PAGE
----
Some books alter the course of history; others have profoundly influenced the way we see ourselves. Books can change the wider world, and also change our personal worlds; no two people, if invited to nominate the ten most influential books of all time, would present the same list. Titles likely to appear would be as diverse as the Bible, the Qur’an, Niccolò Machiavelli’s The prince, Charles Darwin’s On the origin of species, Karl Marx’s Das kapital, Mao Zedong’s ‘Little red book’, Simone de Beauvoir’s The second sex and Germaine Greer’s The female eunuch.

This year in World of the book, we celebrate books that have challenged and changed humankind’s perception of itself and its place in the natural world, drawing on mathematical, scientific, artistic and philosophical perspectives.

The elements of geometry by Euclid

Page from Euclid's The Elements

Euclid, Preclarissimus liber elementorum Euclidis perspicassimi: in artem geometrie incipit … (Most distinguished book of the elements, by the most perspicacious Euclid: It begins with the art of geometry …), Venice, Erhardus Ratdolt, 1482 & detail

At an intrinsically intellectual and emotional level, we humans want to understand how our physical world functions and how we fit into that environment. The study of geometry (from the Greek root words ‘geo’, earth, and ‘metron’, measurement) is the study of spatial relationships, and has been a branch of enquiry since at least 3000 BCE.

Building on the centuries of knowledge he inherited, the Greek Alexandrian mathematician Euclid (c 325–265 BCE) compiled and extended humankind’s geometric knowledge in a work popularly known as The elements of geometry. This text formed the basis of geometric theory for the next 2100 years, until the late 19th century. Like many ancient works, Euclid’s theories were preserved by Arabic scholars and ‘rediscovered’ by Western Europeans after the Crusades brought people from each region into contact with each other. We are reminded that the pursuit of understanding is a global one, and the preservation of knowledge is a shared endeavour that – at its best – transcends differences of geography, temporality, religion and culture.

The beautiful edition on display in World of the book – published in Venice in 1482, just 30-odd years after the dawn of printing – is the first mathematical work illustrated with printed diagrams, and the first printed edition of Euclid’s work: a significant edition of a significant work. Euclid’s Elements remains the world’s second-most published book (after the Bible), with more than 1000 editions issued from 1482 to the present day.


On the revolutions of celestial spheres by Copernicus

Copernicus De revolutionibus

Nicolaus Copernicus, De revolutionibus orbium coelestium (On the revolutions of celestial spheres), Basil, Ex officina Henricpetrina, 1566

From the study of the earth, our display takes us next to the study of the universe and the earth’s place within it. While it is a fallacy that medieval Christians thought the world was flat – its spherical shape had been known since at least the 3rd century BCE and medieval Europeans inherited that knowledge – they did believe the earth to be the centre of the universe, in accordance with the Christian understanding of the formation of the universe as described in the biblical Book of Genesis.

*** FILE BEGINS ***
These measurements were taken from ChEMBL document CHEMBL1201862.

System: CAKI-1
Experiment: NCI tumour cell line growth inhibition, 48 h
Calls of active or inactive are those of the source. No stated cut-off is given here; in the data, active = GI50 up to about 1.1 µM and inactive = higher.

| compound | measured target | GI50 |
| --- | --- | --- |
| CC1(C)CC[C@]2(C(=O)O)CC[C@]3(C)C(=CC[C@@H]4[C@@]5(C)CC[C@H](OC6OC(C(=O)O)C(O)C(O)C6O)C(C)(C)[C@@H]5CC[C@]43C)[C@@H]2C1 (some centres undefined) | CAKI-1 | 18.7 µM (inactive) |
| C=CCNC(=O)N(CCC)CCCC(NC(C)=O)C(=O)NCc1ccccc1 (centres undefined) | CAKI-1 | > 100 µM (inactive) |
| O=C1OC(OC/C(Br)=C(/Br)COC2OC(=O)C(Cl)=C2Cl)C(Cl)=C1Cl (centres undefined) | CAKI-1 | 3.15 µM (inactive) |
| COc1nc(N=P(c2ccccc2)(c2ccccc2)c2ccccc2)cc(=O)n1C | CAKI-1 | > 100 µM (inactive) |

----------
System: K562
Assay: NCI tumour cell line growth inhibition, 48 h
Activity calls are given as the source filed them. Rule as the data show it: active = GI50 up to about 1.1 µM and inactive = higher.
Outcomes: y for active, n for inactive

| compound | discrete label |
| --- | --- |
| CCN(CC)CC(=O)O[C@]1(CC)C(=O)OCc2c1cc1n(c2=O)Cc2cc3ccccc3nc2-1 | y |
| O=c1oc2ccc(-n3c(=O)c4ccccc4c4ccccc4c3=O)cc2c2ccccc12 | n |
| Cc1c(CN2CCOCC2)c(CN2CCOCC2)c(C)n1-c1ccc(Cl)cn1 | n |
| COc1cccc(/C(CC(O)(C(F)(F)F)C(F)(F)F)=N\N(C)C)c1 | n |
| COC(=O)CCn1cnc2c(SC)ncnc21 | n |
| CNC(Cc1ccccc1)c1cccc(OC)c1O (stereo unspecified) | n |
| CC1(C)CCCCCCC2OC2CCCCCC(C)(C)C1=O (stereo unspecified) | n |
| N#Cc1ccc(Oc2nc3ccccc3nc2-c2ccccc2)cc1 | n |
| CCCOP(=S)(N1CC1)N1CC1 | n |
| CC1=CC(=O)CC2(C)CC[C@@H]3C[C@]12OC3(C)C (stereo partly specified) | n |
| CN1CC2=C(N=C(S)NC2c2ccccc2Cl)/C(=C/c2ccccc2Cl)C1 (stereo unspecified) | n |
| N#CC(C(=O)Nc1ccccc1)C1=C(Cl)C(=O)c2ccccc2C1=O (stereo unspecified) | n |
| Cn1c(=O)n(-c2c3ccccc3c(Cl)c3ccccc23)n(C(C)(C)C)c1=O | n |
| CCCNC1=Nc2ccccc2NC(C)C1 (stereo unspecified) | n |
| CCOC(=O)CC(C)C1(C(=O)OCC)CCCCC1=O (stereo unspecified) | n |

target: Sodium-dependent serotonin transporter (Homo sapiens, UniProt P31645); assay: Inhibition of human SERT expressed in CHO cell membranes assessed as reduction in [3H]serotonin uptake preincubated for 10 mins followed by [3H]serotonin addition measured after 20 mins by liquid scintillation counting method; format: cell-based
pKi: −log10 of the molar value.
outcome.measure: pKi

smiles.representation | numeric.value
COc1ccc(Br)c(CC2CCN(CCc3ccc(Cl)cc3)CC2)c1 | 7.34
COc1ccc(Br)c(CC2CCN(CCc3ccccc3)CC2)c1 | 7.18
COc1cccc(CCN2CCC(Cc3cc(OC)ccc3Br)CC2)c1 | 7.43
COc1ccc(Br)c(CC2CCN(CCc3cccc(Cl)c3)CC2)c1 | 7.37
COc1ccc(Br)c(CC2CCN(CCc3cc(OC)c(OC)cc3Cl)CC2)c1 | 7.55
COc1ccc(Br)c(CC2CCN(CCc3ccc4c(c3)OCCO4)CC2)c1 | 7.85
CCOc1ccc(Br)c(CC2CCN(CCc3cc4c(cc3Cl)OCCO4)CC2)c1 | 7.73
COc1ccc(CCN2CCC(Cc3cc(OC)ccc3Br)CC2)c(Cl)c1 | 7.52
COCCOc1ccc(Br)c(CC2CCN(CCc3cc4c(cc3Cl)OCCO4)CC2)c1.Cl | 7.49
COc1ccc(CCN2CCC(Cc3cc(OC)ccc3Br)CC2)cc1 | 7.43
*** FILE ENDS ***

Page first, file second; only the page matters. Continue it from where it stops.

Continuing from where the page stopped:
The work of Polish astronomer Nicolaus Copernicus (1473–1543) was a powerful challenge to that worldview, and forever changed our understanding of the universe. Originally printed in 1543 as De revolutionibus orbium coelestium (On the revolutions of celestial spheres), Copernicus’ book presented the heliocentric solar system model, wherein the planets rotate around the Sun, contradicting the Church’s belief that God created the Earth as the centre of the universe. Copernicus was not the first to propose this idea: that honour goes (as Copernicus acknowledged) to the Greek scholar Aristarchus of Samos (c 310–c 230 BCE). Aristarchus’ theory was not accepted by his contemporaries and thus was ignored by subsequent centuries of astronomers, until Nicolaus Copernicus took up the torch for heliocentrism in the midst of the European Reformation, some 1600 years later.

Copernicus died just after De revolutionibus was published, and so did not live to see the controversy it caused. Both Catholics and Reformers alike took issue with his work. In 1616, partly in response to Italian scientist Galileo Galilei’s defence of the Copernican model, the Catholic Church issued a decree suspending the work until alterations to the text were made, intended to make Copernicus’ theory appear hypothetical. In 1633, Galileo would be tried and tortured by the Inquisition and ultimately sentenced to life under house arrest, for his refusal to recant his ‘heretical’ belief in heliocentrism. He died in 1642.

The library holds both a second edition of Copernicus’ book from 1566 (pictured here) that bears the signs of this censorship (text crossed out by hand, and in some places the paper destroyed by the censor’s ink’s acidity), and a third edition from 1617 (on display in World of the book) that features Copernicus’ famous diagram. In 1758, the Catholic Church lifted its prohibition on heliocentric theory, and in 1835, Copernicus’ and Galileo’s books were removed from the banned book index.


Treatise on painting by da Vinci

Da Vinci's Treatise on painting

Leonardo da Vinci, Traitté de la peinture de Leonard de Vinci (Treatise on painting), Paris, Jacques Langlois, 1651